After the birth, the child is then washed and oiled. If the birth has been difficult, the father sacrifices a goat and a medicine-man is called to purify the house. The mother and child are kept in seclusion for four days if the child is a girl, or five days if it is a boy. During seclusion only close women relatives and attendants may visit the house, and for the duration of seclusion no member of the family is allowed to wash himself in the river, no house is swept, and no fire may be fetched from one house to another. Seclusion symbolizes the concept of death and resurrection: death to one state of life, and resurrection to a fuller state of living. It is as if the mother and child 'die' and 'rise again' on behalf of everyone else in the family.
When the period of seclusion is over, the mother is shaved on the head, and the husband sacrifices a sheep in thanksgiving to God and the living-dead: this ceremony was called Kumathithia mwana.
The shaving of the mother's hair is another act symbolizing and dramatizing the death of one state and the rising of another. The hair represents her pregnancy, but now that this is over, old hair must be shaved off to make way for new hair, the symbol of new life. She is now a new person, ready for another child to come into her womb, and thus allow the stream of life to continue flowing. The hair also has the symbolic connection between the mother and child, so that shaving it indicates that the child now belongs not only to her but to the entire body of relatives, neighbours and other members of the society. She has no more claims over the child as exclusively her own: the child is now 'scattered' like her shaven hair...
When seclusion is over, the mother pays a symbolic visit to the fields and gathers sweet potatoes. Thereafter normal life is resumed by everybody in the village, renewed, it is revived and revitalized.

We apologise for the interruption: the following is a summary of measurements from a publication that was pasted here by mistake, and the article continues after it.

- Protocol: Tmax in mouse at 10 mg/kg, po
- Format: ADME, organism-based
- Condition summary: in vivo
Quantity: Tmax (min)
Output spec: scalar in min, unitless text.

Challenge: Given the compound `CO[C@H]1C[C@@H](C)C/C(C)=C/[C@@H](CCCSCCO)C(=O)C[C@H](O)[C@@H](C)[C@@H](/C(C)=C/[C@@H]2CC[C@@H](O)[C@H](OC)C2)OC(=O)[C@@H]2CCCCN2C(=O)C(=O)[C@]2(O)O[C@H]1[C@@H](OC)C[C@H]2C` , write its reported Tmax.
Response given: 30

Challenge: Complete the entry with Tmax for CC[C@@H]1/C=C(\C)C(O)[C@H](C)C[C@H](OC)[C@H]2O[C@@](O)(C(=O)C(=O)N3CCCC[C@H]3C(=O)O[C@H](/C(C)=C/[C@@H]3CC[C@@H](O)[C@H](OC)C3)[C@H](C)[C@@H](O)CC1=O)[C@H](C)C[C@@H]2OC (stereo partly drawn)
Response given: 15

This is not however the end of the rituals concerned with childbirth. While the child is still small, they perform other rites which they consider necessary before the child can be a full member of their society.
The Kikuyu observe a unique ritual pattern of naming children, still followed strongly today. The family identity is carried on in each generation by naming children in the following pattern: the first boy is named after the father's father, the second boy after the mother's father. The first girl is named after the father's mother, the second after the mother's mother. Subsequent children are named similarly after the brothers and sisters of the grandmother and grandfather, from eldest to youngest, alternating from father's to mother's family. This pattern also serves to incorporate new lineages as refugees are accepted into a clan or as young people now more commonly marry spouses from other tribes.
The naming ritual intimately involves the father, whose status is enhanced by proper naming of the child. The father would place a small wristlet made of goatskin on the child's arm, which symbolized the bond between the child and the entire nation: the wristlet is a link in the long chain of life, linking the child with both the living and the departed. It is a sacred link which must never be broken.
Around the age of five or six years, another rite is performed, gutonywo matu, which involved piercing the child's ears, which were subsequently fitted with decorations in a ceremony called gutonywo ndurgira. This entitled the child to start looking after goats.
A few years later, generally between the ages of six and ten but before the child is initiated into adulthood through circumcision, another rite was performed. Known as 'the second birth' (kuciaruo keri, literally 'to be born twice'), or 'to be born again' (kuciaruo ringi), or 'to be born of a goat' (kuciareiruo mbori), the child metaphorically returns to the womb to be born again. Unless the child has gone through this 'second birth', he or she cannot participate fully in the life of the community. They will be forbidden to assist in the burial of their own father, to be initiated, to get married, to inherit property and to take part in any ritual.
During the rite, the child is placed between the legs of its mother, and is bound to her by a goat intestine. If the mother is deceased, another woman is substituted, and will henceforth be regarded as the child's mother. Then, the intestine is cut through, and the child imitates the cry of a baby. The mother is shaved, her house is swept and she visits the fields to collect food, just as she did after the period of seclusion that followed the physical birth.